Breast Cancer - FAQ

How is breast cancer diagnosed?

Breast cancer is diagnosed either when symptoms and signs appear, or during breast screening when abnormalities in the breast are detected.

Here are some ways to detect breast cancer:

Breast self-examination

Breast cancer is one of the few cancers that can be detected at home through self-examination.

During self-examination, women should look out for:

  • Lump(s), swelling, or thickening in the breast or underarm area
  • Changes in the size or shape of the breast
  • Puckering or dimpling of the skin on the breast or nipple
  • Persistent rash or change in the skin around the nipple
  • Changes in the nipple, such as inversion or retraction
  • Bleeding or unusual discharge from the nipple
  • Skin redness or soreness of the breast
  • Accentuated veins on the surface of the breast
  • Unusual swelling in the upper arm
  • Any enlarged lymph nodes in the armpit and collarbone areas

Look for visible changes in the breasts and nipples by turning them slowly from side to side and feel for changes in the breasts, underarm, and collarbone areas.

Should you notice any lumps or unusual signs in your breast, consult a doctor for more in-depth tests, such as a mammogram.


This special X-ray imaging tool detects abnormalities in the breast like calcium deposits, architectural distortion or asymmetries, and tumours.

The mammogram is currently one of the most reliable screening tools for breast cancer. It is recommended that women between 40 – 49 years old schedule annual mammograms to detect breast cancer early.

Breast tomosynthesis (3D mammogram)

Some breast cancers may be difficult to identify on standard mammography because they are hidden or obscured by overlapping or dense breast tissue. Tomosynthesis, also known as 3D mammogram, uses low-dose X-rays to take mammogram images of the breast and shows only a few layers of the breast at a time. It has been shown to achieve a high accuracy of cancer detection and lower false positive cases compared to digital mammography.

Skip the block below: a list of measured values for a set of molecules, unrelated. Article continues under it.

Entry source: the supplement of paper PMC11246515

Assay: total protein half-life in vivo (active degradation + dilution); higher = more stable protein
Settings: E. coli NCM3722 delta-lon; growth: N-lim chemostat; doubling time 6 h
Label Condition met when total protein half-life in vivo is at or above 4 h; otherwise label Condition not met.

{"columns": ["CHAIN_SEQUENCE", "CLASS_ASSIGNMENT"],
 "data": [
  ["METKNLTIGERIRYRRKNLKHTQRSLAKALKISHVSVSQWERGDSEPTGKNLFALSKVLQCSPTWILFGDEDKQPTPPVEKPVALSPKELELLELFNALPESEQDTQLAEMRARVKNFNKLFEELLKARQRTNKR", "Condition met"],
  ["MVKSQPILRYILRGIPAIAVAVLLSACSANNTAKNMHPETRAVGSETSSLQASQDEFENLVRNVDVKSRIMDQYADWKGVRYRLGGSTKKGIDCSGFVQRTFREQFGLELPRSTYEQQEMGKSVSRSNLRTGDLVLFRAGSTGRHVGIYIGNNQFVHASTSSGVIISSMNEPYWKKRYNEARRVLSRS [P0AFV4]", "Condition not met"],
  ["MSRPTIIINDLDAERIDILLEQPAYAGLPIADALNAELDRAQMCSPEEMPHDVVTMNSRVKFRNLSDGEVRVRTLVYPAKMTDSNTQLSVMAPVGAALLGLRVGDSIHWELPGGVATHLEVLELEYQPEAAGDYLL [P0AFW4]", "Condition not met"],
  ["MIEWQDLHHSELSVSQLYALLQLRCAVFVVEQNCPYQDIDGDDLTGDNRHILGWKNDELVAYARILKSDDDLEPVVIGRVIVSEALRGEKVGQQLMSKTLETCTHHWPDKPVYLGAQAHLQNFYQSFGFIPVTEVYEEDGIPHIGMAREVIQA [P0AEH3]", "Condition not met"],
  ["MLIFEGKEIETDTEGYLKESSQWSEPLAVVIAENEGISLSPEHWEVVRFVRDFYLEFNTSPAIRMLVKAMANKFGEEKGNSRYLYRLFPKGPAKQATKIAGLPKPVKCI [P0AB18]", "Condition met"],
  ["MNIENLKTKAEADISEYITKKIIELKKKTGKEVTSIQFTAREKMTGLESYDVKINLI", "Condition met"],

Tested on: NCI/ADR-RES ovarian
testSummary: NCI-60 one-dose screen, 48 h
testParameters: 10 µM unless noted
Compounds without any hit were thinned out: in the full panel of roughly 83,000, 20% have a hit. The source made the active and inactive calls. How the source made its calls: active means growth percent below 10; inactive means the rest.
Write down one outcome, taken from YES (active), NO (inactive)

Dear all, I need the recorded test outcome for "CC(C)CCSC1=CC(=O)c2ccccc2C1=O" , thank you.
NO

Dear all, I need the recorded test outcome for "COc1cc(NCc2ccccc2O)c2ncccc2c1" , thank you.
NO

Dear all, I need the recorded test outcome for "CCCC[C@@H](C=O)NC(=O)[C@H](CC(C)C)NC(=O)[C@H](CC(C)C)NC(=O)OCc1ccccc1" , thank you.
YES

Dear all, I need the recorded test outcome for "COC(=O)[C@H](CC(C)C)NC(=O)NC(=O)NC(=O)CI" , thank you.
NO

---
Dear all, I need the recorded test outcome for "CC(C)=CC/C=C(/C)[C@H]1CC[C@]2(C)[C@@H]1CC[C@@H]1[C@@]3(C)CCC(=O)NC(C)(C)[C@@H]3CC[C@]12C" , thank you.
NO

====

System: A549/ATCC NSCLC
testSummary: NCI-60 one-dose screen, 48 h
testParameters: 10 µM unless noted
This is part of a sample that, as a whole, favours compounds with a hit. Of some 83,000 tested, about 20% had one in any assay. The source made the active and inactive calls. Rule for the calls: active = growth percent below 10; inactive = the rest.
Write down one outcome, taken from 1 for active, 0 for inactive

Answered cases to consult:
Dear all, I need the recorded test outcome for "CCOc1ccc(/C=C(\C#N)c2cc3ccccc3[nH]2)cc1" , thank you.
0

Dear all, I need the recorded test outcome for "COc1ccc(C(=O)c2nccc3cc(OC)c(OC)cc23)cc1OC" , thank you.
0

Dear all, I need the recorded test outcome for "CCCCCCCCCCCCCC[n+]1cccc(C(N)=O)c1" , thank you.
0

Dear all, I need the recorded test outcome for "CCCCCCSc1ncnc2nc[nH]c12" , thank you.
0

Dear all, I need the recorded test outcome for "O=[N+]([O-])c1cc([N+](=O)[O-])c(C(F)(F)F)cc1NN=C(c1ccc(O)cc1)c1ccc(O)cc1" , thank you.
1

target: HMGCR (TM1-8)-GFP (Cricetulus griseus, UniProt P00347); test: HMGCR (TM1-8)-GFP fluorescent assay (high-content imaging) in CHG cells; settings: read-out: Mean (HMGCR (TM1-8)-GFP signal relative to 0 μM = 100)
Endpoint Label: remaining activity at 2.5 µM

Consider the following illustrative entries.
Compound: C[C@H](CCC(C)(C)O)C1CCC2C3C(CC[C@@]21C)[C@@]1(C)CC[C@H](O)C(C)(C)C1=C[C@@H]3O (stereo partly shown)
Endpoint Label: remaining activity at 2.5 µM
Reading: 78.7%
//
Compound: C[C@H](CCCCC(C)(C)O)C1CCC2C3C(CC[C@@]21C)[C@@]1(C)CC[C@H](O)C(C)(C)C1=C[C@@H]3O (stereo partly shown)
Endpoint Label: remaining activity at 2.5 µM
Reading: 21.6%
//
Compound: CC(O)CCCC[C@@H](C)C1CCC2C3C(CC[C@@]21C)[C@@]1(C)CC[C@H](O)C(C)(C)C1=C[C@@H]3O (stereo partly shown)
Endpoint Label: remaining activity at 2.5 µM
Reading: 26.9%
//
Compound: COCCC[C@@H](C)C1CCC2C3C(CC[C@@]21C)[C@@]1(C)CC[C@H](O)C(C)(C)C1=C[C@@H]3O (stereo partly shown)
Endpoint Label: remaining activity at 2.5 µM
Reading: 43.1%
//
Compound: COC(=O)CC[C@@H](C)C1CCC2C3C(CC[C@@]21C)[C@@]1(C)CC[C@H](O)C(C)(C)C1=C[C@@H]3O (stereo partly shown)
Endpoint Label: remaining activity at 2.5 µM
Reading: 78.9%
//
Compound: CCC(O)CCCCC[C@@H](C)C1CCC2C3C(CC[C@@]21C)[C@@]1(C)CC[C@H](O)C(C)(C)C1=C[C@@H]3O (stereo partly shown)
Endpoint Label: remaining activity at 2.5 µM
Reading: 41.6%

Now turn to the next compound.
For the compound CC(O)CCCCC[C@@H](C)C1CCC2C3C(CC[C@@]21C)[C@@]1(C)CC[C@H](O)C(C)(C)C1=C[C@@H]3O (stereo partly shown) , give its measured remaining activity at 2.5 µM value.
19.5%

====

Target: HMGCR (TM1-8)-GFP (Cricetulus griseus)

Breast ultrasound

The ultrasound scan is an imaging modality that uses high-frequency sound waves to produce an image of the internal structures of the breast. Ultrasound scans can detect the difference between a solid mass, which may be a cancer, or a fluid-filled cyst, which usually is not a cancer.

Breast MRI

Breast magnetic resonance imaging (MRI) makes use of powerful magnetic fields, radio-frequency pulses and a computer to create detailed images of the breast tissue. It is usually used for screening younger women with a high risk of breast cancer. Combining MRI with mammograms picks up cancers at an earlier stage in this group of women. MRI is also useful when lesions found on the mammogram or ultrasound scans require further evaluation.

How is breast cancer treated?

Treatment for breast cancer depends on the size and stage of the cancer, type of cancer, characteristics of cancer cells, and other factors of the patient’s health.

Breast cancer treatment includes:

Locoregional treatment

This breast cancer treatment method makes use of both surgery and radiotherapy to treat cancer cells in the breast and lymph nodes. Locoregional treatment comprises of: